Time once again to jump the gun by a week or two, recognize the good, the bad and the ugly for 2007 - and hope the judges don't notice the false start and call us back to the blocks. On your marks. Get set...
Rookie of the Year
The Mad City 100K
If the challenge of an event can be measured in inverse proportion to the number of entrants it draws, this inaugural 62.1-mile footrace, conceived by veteran ultramarathoner and race organizer Tim Yanachek, was the most grueling endurance test of the year. Of the 50-something individuals who stepped up to the Vilas Park starting line on that frigid April morning to vie for a spot on the U.S. national 100-kilometer team, a mere 30 survived all 10 spectator-friendly laps of the course around Lake Wingra via the UW Arboretum, Nakoma and Monroe Street neighborhoods.
Of the 25 relay teams that started, 24 finished - a rate that suggests a) misery loves company; b) it's easier to run 100 kilometers if you divide the distance among friends or co-workers, adopt an inspirational name such as Team Crybaby or Weakened Warriors and dress up in funny costumes; or c) both of the above. Mark your calendars: Registration for the second annual Mad City 100K (www.madcity100k.com), scheduled for April 12, will open by Jan. 1 and close April 9.
Veteran Athletes of the Year
Mary Anne Hinkes and Tom Curran
Both emerged triumphant in their age groups for the 2007 Madison Area Race Series. Participants earn points by running in the series' 17 races (distances range from the Capitol Mile to the Lake Monona 20K), and runners' tallies are based on their best 12.
Among women between the ages of 50 and 59, Hinkes earned 128 points to outdistance rival Janet Hagen's 94 points - itself an impressive five points better than any other woman in any age group, and a mark that suggests the merits of consistency over the long run. On the men's side, Curran racked up 143 points to edge out Billy Maybe by 10 in the hyper-competitive men's 50-59 cohort.
High-Water Mark of the Year
Watershed-wide slow/no-wake zones
Not to downplay the unfortunate consequences of August's heavy rains, which raised water levels throughout the Yahara Chain of Lakes to a threatening point, but in late summer the rain-swollen surface areas of lakes Mendota, Monona, Waubesa and Kegonsa were a virtual paddlers' paradise. Dane County's watershed-wide emergency slow/no-wake orders cut down so much Jet Ski and motorboat traffic that the Yahara lakes were all but reserved for kayaks, canoes and small fishing skiffs.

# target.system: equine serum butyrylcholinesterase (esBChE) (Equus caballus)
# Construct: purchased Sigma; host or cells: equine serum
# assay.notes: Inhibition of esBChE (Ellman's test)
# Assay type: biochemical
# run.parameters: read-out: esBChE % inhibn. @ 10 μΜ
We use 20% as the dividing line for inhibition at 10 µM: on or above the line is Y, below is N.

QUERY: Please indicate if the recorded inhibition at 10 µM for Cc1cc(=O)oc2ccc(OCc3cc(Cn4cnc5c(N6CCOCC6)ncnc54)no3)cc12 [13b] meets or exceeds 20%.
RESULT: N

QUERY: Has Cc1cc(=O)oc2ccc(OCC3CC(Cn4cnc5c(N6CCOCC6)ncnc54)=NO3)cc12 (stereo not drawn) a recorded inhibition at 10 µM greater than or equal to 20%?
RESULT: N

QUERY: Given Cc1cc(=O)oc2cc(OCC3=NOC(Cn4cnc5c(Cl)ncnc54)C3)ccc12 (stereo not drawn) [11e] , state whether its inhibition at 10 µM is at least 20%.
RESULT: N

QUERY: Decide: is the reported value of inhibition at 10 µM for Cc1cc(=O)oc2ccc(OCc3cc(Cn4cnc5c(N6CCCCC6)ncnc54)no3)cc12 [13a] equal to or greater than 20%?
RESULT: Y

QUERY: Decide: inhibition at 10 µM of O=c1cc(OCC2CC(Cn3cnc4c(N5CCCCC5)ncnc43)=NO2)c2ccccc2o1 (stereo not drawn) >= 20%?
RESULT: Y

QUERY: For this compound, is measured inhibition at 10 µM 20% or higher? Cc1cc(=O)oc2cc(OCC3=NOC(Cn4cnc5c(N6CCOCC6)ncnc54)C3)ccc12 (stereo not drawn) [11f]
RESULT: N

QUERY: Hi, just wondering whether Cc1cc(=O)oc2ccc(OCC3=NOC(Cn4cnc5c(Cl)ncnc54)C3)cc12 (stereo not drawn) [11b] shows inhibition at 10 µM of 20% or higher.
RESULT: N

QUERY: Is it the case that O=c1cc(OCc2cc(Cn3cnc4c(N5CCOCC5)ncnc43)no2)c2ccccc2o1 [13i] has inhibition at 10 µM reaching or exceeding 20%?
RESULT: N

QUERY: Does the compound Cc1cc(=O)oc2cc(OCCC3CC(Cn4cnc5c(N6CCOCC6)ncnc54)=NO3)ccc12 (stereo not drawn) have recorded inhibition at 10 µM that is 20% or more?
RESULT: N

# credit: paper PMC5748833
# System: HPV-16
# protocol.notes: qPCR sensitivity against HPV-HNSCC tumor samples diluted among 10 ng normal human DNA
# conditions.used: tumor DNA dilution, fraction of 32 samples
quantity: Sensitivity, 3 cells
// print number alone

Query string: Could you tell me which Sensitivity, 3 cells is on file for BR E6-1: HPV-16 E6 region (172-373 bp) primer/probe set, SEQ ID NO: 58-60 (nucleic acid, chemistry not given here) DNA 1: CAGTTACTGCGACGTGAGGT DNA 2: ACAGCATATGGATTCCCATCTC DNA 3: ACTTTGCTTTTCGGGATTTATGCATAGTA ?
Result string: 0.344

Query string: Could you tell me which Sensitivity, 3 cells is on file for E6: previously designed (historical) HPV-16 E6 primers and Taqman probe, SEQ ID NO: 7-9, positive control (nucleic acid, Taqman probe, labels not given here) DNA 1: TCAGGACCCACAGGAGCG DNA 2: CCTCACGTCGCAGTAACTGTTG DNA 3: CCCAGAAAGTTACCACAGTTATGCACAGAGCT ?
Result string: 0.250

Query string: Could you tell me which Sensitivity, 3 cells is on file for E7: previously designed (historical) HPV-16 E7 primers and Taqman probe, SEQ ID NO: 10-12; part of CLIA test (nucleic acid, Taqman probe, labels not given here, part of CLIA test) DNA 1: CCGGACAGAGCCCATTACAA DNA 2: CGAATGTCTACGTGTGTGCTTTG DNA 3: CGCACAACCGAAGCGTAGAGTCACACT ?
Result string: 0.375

Gone for a week or two was much of the noise and fossil-fuel perfume generated by motorcraft. And with U.S. Geological Survey gauges for lakes Mendota and Monona reading more than 24 inches above their August averages, paddlers enjoyed the rare opportunity to ride the water up over riverbanks and lakeshore rocks, to poke around in places they're not often able to venture.
Immodest Proposal of the Year
"The bicyclists who braved the week's second storm should be taken out and shot."
Given the extent to which this waxy posting has become a link magnet, one hates to call yet more attention to cranky former Madison Mayor-for-life Paul Soglin's Dec. 5 rant targeting two-wheeled nighttime snowstorm commuters. He has since posted a series of follow-ups in which he - depending on your perspective - a) explains himself as an heir to the ironic legacy of Jonathan Swift; b) backpedals while saving face; c) tut-tuts his dissenters into submission; or d) milks the attention for all it's worth.
But as a self-proclaimed protector of "the interests of bicyclists against aggressive drivers" and other threats, Bloglin ought to know that there are countless drivers out there who already believe cyclists (and pedestrians) are trespassing on roads that belong to cars and trucks, and are thus fair game. So to suggest - even in jest - that cyclists navigating a snowstorm at night deserve to be gunned down, well, that's about as worthy of Swift's standards as encouraging SUV drivers to fight the winter chill by lighting campfires near the pumps while they refill their tanks.
Online Community of the Year
From monitoring area road and bike-path conditions and posting advocacy advisories on budget proposals and projects affecting cyclists, to keeping abreast of changes at the Bicycle Federation of Wisconsin and of this summer's spate of violent attacks on bikers, to providing forums on bike safety and on cranky bloggers who propose gunning down cyclists who offend his sensibilities - the Bikies listserv stands as the gold-standard first-alert network for bike riders. Subscribe at www.danenet.org/mailman/listinfo/bikies.